You should use the Microsoft.AspNetCore.HttpOverrides package and app.UseForwardedHeaders(new ForwardedHeadersOptions { ForwardedHeaders = ForwardedHeaders.All }) to get the actual url instead of localhost:5000 in the application as the web site behind a reverse proxy.

Then, copy the publish output to /var/www/mysite using filezilla, scp or rsync:

# compile and generate the website files
dotnet restore
dotnet publish -c release

# Copy the files to the server (replace ip by the actual ip address)
scp -r ./bin/release/netcoreapp1.1/publish/* myuser@ip:/var/www/mysite

#Step 7 - Install .NET Core

To run the website, you must install the .NET Core shared runtime (unless you create a self-contained application).

# If not Ubuntu 16.04, read the doc
sudo sh -c 'echo "deb [arch=amd64] xenial main" > /etc/apt/sources.list.d/dotnetdev.list'
sudo apt-key adv --keyserver hkp:// --recv-keys 417A0893
sudo apt-get update

# Replace 1.1.1 by the version your application need
sudo apt-get install

info: At this step, you should be able to start the application on the server using /usr/bin/dotnet /var/www/mysite/mysite.dll. Once you have validated it works by checking the console output, stop the application using CTRL+C.

#Step 8 - Start the web site

You must configure systemd to start dotnet as a service.

sudo vim /etc/systemd/system/kestrel-mysite.service

    ExecStart=/usr/bin/dotnet /var/www/mysite/mysite.dll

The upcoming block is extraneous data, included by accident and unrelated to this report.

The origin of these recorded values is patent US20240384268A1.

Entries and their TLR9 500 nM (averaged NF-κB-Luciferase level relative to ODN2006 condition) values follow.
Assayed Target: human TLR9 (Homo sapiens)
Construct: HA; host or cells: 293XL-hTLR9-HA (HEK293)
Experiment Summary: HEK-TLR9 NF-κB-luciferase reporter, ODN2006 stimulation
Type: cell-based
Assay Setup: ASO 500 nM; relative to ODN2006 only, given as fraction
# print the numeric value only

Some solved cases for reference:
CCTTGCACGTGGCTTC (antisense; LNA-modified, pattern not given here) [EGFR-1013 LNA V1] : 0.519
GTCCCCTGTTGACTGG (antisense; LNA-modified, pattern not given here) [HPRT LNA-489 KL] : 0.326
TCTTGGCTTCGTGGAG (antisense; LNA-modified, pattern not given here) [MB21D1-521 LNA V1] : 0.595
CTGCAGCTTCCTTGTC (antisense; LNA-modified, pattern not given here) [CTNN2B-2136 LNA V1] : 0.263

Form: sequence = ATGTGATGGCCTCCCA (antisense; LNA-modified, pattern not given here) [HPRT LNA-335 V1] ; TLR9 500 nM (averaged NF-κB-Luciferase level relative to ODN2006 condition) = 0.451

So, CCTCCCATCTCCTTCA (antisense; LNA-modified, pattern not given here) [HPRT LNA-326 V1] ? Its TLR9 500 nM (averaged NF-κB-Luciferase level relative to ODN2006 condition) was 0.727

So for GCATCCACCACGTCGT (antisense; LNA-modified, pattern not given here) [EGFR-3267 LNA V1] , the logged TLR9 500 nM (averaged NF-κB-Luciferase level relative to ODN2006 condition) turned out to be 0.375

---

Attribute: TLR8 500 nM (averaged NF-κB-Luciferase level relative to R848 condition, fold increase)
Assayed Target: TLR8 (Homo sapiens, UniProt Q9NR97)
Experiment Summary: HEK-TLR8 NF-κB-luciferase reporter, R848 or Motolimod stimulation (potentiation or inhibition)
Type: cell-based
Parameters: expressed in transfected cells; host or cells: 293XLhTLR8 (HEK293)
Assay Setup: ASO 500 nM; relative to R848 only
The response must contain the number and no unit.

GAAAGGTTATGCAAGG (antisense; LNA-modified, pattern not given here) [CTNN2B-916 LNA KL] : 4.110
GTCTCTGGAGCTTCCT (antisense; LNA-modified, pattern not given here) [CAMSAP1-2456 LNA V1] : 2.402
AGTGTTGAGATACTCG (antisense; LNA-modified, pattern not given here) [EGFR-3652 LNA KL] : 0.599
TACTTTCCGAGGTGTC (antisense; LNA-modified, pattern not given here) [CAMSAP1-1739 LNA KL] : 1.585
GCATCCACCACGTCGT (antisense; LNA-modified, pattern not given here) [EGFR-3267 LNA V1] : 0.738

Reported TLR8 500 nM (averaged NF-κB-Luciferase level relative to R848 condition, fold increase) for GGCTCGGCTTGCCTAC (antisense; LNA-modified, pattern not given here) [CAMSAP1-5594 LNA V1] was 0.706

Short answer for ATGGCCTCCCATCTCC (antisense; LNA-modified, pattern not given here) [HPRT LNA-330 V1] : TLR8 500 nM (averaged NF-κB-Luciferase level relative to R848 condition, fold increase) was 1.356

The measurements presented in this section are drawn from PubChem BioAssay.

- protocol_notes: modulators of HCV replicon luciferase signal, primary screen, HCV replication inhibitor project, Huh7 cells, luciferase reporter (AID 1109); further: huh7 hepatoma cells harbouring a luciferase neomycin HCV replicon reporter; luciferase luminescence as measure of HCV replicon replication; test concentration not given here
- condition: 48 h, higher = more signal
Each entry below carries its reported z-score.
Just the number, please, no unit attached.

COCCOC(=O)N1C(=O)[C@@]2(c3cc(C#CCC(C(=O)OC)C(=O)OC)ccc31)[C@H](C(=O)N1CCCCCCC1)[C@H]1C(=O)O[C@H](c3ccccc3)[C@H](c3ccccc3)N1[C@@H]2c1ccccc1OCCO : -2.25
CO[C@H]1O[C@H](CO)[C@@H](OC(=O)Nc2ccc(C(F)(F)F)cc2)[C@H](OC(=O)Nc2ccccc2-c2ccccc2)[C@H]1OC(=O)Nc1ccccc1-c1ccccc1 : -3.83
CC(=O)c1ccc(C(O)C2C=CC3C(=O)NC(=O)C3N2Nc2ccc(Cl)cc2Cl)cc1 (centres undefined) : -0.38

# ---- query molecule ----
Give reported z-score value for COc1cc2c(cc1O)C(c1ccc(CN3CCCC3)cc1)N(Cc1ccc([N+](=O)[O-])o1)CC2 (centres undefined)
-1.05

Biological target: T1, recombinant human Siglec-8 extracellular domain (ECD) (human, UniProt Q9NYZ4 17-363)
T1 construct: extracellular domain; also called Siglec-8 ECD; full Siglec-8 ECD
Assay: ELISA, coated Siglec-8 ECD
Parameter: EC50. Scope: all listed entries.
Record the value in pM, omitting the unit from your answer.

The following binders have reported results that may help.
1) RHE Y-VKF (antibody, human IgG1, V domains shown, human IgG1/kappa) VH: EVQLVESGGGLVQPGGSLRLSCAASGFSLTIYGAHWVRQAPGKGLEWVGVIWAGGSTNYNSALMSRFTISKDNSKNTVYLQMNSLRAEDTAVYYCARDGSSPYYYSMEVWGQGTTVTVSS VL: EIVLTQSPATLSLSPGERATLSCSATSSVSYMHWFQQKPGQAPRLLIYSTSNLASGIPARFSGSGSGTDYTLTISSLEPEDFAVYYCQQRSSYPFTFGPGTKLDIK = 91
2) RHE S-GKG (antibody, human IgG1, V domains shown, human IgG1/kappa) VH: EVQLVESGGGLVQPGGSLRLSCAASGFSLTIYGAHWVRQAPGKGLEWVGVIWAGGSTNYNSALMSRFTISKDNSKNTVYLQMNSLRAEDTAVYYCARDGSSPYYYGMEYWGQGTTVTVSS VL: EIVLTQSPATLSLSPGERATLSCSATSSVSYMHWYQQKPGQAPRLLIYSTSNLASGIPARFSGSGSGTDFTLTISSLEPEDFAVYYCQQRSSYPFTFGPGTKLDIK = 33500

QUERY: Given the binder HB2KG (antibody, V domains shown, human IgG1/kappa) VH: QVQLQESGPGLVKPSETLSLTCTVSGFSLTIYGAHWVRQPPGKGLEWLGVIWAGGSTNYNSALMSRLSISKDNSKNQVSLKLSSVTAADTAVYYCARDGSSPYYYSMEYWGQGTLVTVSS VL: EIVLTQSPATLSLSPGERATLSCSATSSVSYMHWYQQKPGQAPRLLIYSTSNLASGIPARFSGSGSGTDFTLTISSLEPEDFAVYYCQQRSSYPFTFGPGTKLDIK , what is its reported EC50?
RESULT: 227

RestartSec=10    # Restart service after 10 seconds if dotnet service crashes

sudo systemctl enable kestrel-mysite.service # register the service
sudo systemctl start kestrel-mysite.service  # start the service
sudo systemctl status kestrel-mysite.service # check the service is running

Now you can access the website on the port 5000. You can test it using the wget command:

wget http://localhost:5000

#Step 9 - nginx

Kestrel is a good web server. However, Microsoft advice to not expose it directly to the internet. Instead, you should place it behind a reverse proxy such as nginx.

sudo apt-get install nginx
sudo vim /etc/nginx/sites-available/default

Replace everything with:

server {
    listen 80;

    location / {
        proxy_pass http://localhost:5000;
        proxy_http_version 1.1;
        proxy_set_header Upgrade $http_upgrade;
        proxy_set_header Connection keep-alive;
        proxy_set_header Host $host;
        proxy_cache_bypass $http_upgrade;

Test the configuration:

sudo nginx -t

And reload the configuration:

sudo nginx -s reload

Now, the website is visible on the internet. You can open your favorite web browser, and navigate to http://ip.

#Step 10 - Viewing logs

For debugging purpose, you can view the logs of the dotnet process using the following command:

sudo journalctl -fu kestrel-mysite.service


Your website is now online on the 80 port. Don't hesitate to leave a comment if I forgot something. Again, I'm not a Linux expert 😃

The next post is about securing the website using a free SSL certificate provided by Let's Encrypt.

Do you have a question or a suggestion about this post? Contact me!